Why do we get shivers down our spines?
What physiology takes place in the body when you get a frisson of delight? For example, when watching exquisite dance or hearing a superlative voice, why do we get a shiver down your spine?
We put this spine tingling question to Naked Scientist Ginny Smith...
Ginny - Well, this is weird one because those feelings are normally associated with fear, that kind of hair standing on end, cold shivers down your spine. We understand why we get those when we're afraid because your hair standing on end in animals would make them look bigger and scarier. The shiver down your spine and those kind of tingles you feel are the release of adrenalin in your body. And adrenalin helps you prepare to either fight off the attacker or run away from it. So, why do we get those feelings when we hear a beautiful singer or something like that? Well, scientists aren't entirely sure. One theory is that it's something unexpected can cause the same response and that's because often, unexpected things could be dangerous. So, it's a good idea to sort of prepare yourself in case that unexpected thing is danger. But when we know we're not in a dangerous situation, we can actually re-interpret those bodily feelings as sort of feeling of pleasure. So, when it's studied, this kind of tingles often come in music when there's a sudden change in the tempo or the volume that maybe you weren't expecting. And you get that kind of fear response but you know you shouldn't be scared. So actually, it's quite enjoyable, in the same that riding a roller coaster or that kind of first brush of the hand with a potential romantic partner. You can get that same sort of feeling. It's fear but not fear, and we actually quite enjoy it.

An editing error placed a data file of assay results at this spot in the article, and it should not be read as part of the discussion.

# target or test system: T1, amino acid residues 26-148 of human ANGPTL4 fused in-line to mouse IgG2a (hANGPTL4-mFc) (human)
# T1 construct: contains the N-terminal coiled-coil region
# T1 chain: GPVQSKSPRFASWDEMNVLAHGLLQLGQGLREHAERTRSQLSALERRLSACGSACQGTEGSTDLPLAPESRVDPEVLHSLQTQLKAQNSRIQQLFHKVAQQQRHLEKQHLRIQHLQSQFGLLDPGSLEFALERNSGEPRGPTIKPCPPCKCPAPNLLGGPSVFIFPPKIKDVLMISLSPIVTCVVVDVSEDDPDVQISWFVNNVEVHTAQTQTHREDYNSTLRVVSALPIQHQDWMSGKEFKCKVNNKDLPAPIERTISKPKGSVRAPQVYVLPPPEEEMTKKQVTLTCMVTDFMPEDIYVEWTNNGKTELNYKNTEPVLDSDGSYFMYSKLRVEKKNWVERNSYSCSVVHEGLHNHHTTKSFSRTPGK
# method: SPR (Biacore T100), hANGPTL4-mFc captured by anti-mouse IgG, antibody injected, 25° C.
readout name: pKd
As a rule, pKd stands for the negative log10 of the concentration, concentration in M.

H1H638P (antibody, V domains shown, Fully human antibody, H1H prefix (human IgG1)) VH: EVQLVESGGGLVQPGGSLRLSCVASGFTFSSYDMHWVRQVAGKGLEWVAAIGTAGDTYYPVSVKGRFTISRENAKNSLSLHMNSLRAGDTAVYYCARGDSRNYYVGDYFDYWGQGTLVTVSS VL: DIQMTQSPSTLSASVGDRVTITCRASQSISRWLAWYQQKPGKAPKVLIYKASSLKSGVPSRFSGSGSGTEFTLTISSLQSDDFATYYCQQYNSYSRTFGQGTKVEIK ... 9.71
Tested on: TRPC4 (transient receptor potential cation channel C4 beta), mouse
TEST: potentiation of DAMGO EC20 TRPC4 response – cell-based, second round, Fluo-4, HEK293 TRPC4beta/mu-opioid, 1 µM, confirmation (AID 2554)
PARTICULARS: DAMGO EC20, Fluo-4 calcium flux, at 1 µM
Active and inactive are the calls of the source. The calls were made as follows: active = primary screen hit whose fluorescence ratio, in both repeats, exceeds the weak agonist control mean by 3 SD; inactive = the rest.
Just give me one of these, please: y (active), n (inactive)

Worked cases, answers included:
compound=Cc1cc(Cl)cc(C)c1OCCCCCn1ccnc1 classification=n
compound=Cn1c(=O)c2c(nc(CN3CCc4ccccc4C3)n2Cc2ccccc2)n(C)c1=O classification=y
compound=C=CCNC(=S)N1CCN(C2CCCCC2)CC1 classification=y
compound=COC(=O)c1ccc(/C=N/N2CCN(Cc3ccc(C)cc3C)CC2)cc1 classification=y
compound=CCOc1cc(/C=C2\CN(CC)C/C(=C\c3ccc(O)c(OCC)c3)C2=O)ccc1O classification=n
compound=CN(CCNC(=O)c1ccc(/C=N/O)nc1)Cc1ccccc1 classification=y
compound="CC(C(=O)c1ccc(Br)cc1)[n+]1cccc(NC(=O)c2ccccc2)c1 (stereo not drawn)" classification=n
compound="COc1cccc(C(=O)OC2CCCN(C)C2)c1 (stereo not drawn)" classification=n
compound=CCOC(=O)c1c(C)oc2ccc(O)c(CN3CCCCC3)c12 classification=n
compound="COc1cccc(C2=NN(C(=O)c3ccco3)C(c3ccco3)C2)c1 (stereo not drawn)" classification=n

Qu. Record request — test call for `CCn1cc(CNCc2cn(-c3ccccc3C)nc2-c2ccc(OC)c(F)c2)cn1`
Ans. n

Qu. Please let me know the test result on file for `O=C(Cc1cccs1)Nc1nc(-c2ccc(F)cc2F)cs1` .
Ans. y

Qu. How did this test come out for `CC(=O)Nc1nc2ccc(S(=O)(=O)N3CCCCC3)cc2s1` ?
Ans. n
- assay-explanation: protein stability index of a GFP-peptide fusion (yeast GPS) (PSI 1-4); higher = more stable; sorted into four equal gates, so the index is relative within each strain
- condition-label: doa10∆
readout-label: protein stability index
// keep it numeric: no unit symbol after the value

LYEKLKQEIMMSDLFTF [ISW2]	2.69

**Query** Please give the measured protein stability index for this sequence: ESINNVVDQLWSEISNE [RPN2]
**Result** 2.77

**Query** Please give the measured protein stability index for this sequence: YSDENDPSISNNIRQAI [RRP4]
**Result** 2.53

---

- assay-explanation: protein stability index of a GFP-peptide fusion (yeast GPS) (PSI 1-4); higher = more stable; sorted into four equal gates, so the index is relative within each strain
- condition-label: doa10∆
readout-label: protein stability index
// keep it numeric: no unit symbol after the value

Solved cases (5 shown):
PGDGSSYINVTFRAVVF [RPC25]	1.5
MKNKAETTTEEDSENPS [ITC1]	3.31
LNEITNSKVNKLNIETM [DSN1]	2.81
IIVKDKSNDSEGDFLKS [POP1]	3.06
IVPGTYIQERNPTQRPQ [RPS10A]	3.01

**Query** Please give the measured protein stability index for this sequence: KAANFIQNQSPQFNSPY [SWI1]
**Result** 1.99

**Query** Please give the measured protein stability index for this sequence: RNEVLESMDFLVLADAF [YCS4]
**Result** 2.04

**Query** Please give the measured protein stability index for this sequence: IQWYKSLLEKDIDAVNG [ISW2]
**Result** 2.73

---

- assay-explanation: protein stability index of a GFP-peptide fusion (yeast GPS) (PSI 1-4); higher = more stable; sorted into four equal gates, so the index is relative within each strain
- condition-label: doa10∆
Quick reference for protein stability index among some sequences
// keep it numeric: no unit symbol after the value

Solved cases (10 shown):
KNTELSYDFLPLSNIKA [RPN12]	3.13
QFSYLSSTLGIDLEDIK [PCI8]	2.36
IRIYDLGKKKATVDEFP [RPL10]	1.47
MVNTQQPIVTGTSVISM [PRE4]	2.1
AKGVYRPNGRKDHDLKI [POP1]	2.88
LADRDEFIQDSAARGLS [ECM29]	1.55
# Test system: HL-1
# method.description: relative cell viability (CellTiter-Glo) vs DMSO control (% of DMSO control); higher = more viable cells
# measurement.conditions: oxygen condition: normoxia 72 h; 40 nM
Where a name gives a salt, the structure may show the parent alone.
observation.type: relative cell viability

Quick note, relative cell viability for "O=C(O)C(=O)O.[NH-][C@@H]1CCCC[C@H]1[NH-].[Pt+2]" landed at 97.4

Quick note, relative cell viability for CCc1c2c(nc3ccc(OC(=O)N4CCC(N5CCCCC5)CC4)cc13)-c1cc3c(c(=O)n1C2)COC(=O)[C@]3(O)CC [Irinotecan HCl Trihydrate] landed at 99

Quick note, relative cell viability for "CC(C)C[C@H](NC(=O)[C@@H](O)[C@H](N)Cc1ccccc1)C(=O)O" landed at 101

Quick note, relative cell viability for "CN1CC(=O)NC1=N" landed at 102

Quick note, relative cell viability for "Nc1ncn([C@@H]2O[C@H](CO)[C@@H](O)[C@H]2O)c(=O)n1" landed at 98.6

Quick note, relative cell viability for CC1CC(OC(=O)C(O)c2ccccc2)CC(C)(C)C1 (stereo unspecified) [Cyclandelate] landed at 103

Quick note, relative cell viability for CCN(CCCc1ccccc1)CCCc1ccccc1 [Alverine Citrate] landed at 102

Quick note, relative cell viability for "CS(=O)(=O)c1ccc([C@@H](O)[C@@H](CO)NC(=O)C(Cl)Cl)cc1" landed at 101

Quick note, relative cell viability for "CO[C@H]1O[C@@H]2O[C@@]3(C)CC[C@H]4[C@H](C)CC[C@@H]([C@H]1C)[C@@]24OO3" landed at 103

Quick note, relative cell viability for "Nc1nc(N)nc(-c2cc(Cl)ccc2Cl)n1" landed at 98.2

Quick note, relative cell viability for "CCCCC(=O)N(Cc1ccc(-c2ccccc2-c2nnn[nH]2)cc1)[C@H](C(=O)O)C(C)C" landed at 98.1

Kat - At the frisson of excitement. Does everyone get that?
Chris - Only when I'm listening to this show.